Interesting tests we could run for x86

jordi
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Interesting tests we could run for x86

Unread post by jordi »

I've found some interesting tests that were linked from vogons for verifying x86 CPu
https://forum.osdev.org/viewtopic.php?f ... 9&start=15

I guess it's just a matter of compiling them
jordi
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Re: Interesting tests we could run for x86

Unread post by jordi »

https://www.vogons.org/viewtopic.php?t=73677

This was the original topic at vogons
MicroCoreLabs
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Re: Interesting tests we could run for x86

Unread post by MicroCoreLabs »

Here are the tests I wrote to verify the MCL86 core which touch on the opcodes, addressing modes, and flags.

https://github.com/MicroCoreLabs/Projec ... CL86/Tests

It compiles using A86 into .COM files which run under DOS. I'm sure they are not 100% exhaustive but were good enough to verify the core to a large degree.

Source code is simple and can easily be extended. Upon failure it prints a character using a DOS call so you can track it down in the test source code.
Mills
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Re: Interesting tests we could run for x86

Unread post by Mills »

jordi wrote: Thu Sep 22, 2022 7:40 pm I've found some interesting tests that were linked from vogons for verifying x86 CPu
https://forum.osdev.org/viewtopic.php?f ... 9&start=15

I guess it's just a matter of compiling them
I compiled that, they had some errors (relative jump instructions out of range for 8088/86) I think I solved that, there are some "failed" text but I think that's my fault.

It looks like they did not fail until the program gets stuck, probably because the code is incomplete and they need some kind of "end " instruction.
CPUTEST.zip
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Mills
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Re: Interesting tests we could run for x86

Unread post by Mills »

MicroCoreLabs wrote: Thu Sep 22, 2022 8:43 pm Here are the tests I wrote to verify the MCL86 core which touch on the opcodes, addressing modes, and flags.

https://github.com/MicroCoreLabs/Projec ... CL86/Tests

It compiles using A86 into .COM files which run under DOS. I'm sure they are not 100% exhaustive but were good enough to verify the core to a large degree.

Source code is simple and can easily be extended. Upon failure it prints a character using a DOS call so you can track it down in the test source code.
It looks like PCXT passed all that tests :), this is how it looks like after running "runall.bat":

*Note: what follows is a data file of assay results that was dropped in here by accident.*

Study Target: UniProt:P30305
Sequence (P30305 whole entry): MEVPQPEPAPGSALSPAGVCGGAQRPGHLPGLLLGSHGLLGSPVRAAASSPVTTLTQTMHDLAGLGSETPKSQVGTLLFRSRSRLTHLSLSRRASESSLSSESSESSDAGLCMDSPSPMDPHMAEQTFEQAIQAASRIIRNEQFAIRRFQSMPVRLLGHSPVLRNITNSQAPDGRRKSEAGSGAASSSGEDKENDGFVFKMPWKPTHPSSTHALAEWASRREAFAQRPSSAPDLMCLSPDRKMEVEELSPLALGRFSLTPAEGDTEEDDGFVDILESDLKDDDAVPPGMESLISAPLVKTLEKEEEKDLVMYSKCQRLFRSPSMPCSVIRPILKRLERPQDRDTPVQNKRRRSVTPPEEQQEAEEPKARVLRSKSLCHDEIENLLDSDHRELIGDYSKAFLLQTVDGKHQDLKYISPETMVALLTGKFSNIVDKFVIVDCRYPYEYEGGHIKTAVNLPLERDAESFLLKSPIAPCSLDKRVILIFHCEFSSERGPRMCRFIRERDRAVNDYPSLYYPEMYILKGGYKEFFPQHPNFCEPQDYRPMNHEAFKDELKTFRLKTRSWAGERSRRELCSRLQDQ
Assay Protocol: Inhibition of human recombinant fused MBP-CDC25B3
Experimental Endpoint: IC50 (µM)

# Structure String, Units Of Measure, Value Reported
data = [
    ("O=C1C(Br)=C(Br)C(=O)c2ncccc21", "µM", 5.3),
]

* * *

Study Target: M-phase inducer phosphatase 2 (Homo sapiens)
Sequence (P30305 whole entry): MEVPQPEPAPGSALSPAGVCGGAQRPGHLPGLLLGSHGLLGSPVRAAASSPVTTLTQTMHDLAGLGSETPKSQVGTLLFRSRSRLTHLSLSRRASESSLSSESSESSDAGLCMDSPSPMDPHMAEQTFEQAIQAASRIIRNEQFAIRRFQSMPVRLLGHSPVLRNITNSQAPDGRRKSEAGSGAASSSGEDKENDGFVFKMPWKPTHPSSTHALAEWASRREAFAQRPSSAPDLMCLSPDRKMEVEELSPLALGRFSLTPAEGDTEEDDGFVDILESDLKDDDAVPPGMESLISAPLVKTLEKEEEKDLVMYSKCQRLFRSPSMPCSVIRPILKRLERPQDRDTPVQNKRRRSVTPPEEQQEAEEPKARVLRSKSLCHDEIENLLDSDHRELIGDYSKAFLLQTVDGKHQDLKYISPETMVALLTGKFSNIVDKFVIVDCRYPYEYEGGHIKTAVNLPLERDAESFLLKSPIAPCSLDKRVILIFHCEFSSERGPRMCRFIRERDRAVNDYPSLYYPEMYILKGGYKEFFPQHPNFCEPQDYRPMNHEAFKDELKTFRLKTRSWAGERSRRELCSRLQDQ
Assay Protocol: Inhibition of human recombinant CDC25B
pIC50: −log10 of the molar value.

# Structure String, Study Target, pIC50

20220923_154459-screen.png
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Re: Interesting tests we could run for x86

Unread post by MicroCoreLabs »

It looks like PCXT passed all that tests :), this is how it looks like after running "runall.bat":
Yes, this was the desired result! :)

I wrote all of these tests on a genuine IBM PCXT using QEdit and then ran them on a PC which had an MCL86 installed. For opcodes which failed I single-stepped the same test on both computers using D86 to see where they diverged.

If I recall correctly, the online emulator PCJs would not complete these tests successfully...
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Re: Interesting tests we could run for x86

Unread post by thorr »

Awesome stuff! :)
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Re: Interesting tests we could run for x86

Unread post by pgimeno »

Is the segment override bug now incorporated as a regression test? It's customary practice to add a test that fails before a bugfix and passes after it, every time a bug is squashed. That's where regression tests take their name, after all: if the bug returns, that's a regression and it will be immediately caught by the test. Some bugs have the bad habit of reviving some time after being squashed.

Best practices also dictate to search for patterns similar to the one that produced the bug, and to elaborate tests that also exercise them. Chances are that if a bug is detected, and there's more code similar to the one that triggered the bug, it will also be similarly bugged. In this case, all segment combinations with all string instruction combinations should probably be exercised by tests, with and without repetition.
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Re: Interesting tests we could run for x86

Unread post by MicroCoreLabs »

These are all good points but I will leave it as a project for someone else. :)
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